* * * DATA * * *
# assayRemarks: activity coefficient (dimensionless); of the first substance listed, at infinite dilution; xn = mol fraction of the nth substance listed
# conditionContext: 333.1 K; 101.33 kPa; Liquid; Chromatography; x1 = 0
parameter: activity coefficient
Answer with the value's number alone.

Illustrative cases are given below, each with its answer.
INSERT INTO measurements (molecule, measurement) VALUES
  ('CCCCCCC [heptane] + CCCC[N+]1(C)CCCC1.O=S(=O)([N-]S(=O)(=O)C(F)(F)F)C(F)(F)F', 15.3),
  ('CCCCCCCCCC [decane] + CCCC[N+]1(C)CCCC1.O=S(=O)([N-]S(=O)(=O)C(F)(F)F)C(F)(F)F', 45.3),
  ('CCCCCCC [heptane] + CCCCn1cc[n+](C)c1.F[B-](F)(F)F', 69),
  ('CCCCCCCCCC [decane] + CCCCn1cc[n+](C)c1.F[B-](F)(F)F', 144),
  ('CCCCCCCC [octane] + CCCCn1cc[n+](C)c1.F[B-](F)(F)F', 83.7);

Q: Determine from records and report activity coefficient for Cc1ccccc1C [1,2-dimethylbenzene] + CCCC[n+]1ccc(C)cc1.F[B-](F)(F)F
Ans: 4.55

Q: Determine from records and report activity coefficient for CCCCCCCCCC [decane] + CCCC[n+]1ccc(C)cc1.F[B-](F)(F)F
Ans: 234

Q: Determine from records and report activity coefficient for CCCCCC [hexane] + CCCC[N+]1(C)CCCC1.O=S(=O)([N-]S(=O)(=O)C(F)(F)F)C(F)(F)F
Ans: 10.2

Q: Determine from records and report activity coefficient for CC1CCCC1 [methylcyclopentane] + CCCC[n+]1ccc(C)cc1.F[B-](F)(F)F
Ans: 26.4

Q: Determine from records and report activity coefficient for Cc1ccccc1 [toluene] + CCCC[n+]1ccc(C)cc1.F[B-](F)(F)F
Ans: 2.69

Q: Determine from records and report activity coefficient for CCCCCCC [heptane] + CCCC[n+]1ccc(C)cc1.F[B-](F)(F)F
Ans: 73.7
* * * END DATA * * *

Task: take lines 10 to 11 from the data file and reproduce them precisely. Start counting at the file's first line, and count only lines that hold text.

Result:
  ('CCCCCCCCCC [decane] + CCCCn1cc[n+](C)c1.F[B-](F)(F)F', 144),
  ('CCCCCCCC [octane] + CCCCn1cc[n+](C)c1.F[B-](F)(F)F', 83.7);